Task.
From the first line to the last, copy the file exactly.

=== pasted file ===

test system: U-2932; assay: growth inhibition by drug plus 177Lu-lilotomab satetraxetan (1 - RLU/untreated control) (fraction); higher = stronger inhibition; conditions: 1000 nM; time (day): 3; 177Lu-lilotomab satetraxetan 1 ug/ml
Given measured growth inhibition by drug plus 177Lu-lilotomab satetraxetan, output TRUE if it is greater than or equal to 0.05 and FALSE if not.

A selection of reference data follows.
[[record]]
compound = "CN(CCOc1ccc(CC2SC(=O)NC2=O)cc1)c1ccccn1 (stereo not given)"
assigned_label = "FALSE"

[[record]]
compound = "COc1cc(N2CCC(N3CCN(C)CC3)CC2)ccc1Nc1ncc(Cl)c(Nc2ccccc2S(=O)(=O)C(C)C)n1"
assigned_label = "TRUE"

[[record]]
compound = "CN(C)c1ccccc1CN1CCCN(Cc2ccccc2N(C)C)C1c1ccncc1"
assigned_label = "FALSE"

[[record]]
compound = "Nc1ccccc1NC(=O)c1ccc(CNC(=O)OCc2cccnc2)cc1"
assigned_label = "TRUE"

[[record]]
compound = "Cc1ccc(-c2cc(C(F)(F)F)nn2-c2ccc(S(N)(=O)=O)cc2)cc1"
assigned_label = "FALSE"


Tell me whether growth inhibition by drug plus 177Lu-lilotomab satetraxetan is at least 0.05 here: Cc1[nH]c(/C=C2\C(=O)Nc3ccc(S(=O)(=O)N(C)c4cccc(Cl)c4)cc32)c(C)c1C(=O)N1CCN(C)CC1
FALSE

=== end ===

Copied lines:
test system: U-2932; assay: growth inhibition by drug plus 177Lu-lilotomab satetraxetan (1 - RLU/untreated control) (fraction); higher = stronger inhibition; conditions: 1000 nM; time (day): 3; 177Lu-lilotomab satetraxetan 1 ug/ml
Given measured growth inhibition by drug plus 177Lu-lilotomab satetraxetan, output TRUE if it is greater than or equal to 0.05 and FALSE if not.

A selection of reference data follows.
[[record]]
compound = "CN(CCOc1ccc(CC2SC(=O)NC2=O)cc1)c1ccccn1 (stereo not given)"
assigned_label = "FALSE"

[[record]]
compound = "COc1cc(N2CCC(N3CCN(C)CC3)CC2)ccc1Nc1ncc(Cl)c(Nc2ccccc2S(=O)(=O)C(C)C)n1"
assigned_label = "TRUE"

[[record]]
compound = "CN(C)c1ccccc1CN1CCCN(Cc2ccccc2N(C)C)C1c1ccncc1"
assigned_label = "FALSE"

[[record]]
compound = "Nc1ccccc1NC(=O)c1ccc(CNC(=O)OCc2cccnc2)cc1"
assigned_label = "TRUE"

[[record]]
compound = "Cc1ccc(-c2cc(C(F)(F)F)nn2-c2ccc(S(N)(=O)=O)cc2)cc1"
assigned_label = "FALSE"


Tell me whether growth inhibition by drug plus 177Lu-lilotomab satetraxetan is at least 0.05 here: Cc1[nH]c(/C=C2\C(=O)Nc3ccc(S(=O)(=O)N(C)c4cccc(Cl)c4)cc32)c(C)c1C(=O)N1CCN(C)CC1
FALSE